River
A Case of You

Something happens at the beginning of this track which is interesting from an audiophile/ recording point of view. See if you can hear it on the copy you own. If you think you know what it is, drop me an email. It takes an exceptionally good copy and exceptionally good equipment to bring it out. You can be sure that no one in the control room ever heard it.

The Last Time I Saw Richard

AMG Review!

Sad, spare, and beautiful, Blue is the quintessential confessional singer/songwriter album. Forthright and poetic, Joni Mitchell’s songs are raw nerves, tales of love and loss (two words with relative meaning here) etched with stunning complexity… Unrivaled in its intensity and insight, Blue remains a watershed.

What To Listen For

This copy has the kind of sound we look for in a top quality Singer Songwriter album. A few qualities to listen for:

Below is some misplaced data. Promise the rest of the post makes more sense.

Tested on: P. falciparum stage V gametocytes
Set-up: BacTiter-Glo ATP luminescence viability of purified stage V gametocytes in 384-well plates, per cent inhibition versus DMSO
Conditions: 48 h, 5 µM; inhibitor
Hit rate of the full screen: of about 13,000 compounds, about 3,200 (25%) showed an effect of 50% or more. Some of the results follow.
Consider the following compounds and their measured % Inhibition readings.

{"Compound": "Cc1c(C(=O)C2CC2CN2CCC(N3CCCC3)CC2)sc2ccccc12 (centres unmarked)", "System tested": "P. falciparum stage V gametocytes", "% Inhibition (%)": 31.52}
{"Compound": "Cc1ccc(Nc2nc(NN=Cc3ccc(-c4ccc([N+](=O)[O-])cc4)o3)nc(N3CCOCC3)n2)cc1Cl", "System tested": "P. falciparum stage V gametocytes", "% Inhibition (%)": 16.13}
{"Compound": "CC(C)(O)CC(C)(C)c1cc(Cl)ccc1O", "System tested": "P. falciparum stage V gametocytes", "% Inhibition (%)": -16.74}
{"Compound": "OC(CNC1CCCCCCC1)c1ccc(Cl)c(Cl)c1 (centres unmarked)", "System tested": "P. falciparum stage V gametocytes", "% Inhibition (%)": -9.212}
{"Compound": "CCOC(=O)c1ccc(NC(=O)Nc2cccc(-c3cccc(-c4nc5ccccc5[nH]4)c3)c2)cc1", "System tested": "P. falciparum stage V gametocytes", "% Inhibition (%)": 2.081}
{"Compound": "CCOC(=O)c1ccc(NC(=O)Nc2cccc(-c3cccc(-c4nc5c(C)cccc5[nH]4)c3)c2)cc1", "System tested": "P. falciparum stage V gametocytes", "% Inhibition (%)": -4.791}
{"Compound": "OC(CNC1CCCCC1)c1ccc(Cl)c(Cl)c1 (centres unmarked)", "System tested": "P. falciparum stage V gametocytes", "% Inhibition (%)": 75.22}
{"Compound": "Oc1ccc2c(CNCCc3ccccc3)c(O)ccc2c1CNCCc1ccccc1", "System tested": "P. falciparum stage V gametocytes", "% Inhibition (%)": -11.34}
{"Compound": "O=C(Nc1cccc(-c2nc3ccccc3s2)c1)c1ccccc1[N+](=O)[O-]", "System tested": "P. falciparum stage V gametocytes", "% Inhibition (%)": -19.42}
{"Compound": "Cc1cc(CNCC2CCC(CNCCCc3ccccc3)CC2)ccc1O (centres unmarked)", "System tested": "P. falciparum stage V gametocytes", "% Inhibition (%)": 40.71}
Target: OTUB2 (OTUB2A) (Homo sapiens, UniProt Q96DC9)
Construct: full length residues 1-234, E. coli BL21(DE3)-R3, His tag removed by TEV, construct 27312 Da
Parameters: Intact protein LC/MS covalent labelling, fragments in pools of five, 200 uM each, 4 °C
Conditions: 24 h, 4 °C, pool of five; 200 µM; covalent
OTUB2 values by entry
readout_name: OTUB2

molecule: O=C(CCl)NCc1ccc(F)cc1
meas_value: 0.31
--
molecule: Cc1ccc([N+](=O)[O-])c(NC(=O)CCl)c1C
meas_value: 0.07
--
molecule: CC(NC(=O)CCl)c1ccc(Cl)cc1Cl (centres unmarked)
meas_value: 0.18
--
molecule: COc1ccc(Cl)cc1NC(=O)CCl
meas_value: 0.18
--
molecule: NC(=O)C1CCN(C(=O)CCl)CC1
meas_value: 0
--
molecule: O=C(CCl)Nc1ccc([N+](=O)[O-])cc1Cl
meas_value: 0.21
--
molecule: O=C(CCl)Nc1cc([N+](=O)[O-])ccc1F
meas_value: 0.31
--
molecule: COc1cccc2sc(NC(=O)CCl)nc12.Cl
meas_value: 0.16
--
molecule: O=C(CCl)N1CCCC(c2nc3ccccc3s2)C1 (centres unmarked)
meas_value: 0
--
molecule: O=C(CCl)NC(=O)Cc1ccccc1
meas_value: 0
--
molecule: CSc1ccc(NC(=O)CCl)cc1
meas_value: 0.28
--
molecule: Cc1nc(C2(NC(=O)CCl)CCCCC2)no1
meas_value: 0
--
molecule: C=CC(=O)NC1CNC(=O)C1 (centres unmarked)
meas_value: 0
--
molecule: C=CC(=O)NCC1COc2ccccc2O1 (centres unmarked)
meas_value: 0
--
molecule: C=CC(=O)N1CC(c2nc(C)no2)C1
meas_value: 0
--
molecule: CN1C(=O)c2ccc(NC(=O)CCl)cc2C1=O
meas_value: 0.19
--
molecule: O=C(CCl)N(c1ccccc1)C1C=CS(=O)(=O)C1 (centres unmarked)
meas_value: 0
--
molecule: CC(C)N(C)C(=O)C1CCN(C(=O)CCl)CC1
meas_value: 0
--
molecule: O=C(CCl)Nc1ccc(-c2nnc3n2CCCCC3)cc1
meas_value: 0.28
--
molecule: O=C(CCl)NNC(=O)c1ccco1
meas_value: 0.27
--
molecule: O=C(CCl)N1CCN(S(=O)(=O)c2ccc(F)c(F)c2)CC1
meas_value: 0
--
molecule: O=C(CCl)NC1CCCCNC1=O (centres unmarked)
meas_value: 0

Immediacy in the vocals (so many copies are veiled and distant);

Natural tonal balance (most copies are at least slightly brighter or darker than ideal; ones with the right balance are the exception, not the rule);

Good solid weight (so the bass sounds full and powerful);

Spaciousness (the best copies have wonderful studio ambience and space);

And last but not least, transparency, the quality of being able to see into the studio, where there is plenty of musical information to be revealed in this simple but sophisticated recording.

Problems to Watch For

Some of the more common problems we ran into during our shootouts were slightly veiled, slightly smeary sound, with not all the top end extension that the best copies have.

You can easily hear that smear on the guitar transients; usually they’re a tad blunted and the guitar harmonics don’t ring the way they should.

These problems are just as common to the white label original pressings as they are to the later LPs. Smeary, veiled, top-end-challenged pressings were regularly produced over the years. They are the rule, not the exception.